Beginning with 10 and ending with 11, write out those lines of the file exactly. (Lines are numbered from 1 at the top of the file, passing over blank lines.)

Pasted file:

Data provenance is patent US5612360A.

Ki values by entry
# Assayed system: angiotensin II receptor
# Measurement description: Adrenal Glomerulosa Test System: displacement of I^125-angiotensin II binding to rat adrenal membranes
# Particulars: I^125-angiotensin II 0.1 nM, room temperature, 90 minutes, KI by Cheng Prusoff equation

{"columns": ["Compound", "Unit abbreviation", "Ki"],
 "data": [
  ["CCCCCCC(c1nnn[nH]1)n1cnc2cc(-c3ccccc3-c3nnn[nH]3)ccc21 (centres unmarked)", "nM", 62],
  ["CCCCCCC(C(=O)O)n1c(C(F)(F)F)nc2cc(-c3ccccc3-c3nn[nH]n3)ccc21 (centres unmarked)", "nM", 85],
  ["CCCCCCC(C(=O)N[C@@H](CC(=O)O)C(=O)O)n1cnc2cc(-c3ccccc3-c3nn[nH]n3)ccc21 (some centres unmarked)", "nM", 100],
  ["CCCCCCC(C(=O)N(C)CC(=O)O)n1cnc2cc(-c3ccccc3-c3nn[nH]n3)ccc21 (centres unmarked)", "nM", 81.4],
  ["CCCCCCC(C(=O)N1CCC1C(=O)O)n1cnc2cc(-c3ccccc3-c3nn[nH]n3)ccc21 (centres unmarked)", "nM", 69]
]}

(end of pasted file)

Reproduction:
  ["CCCCCCC(C(=O)N[C@@H](CC(=O)O)C(=O)O)n1cnc2cc(-c3ccccc3-c3nn[nH]n3)ccc21 (some centres unmarked)", "nM", 100],
  ["CCCCCCC(C(=O)N(C)CC(=O)O)n1cnc2cc(-c3ccccc3-c3nn[nH]n3)ccc21 (centres unmarked)", "nM", 81.4],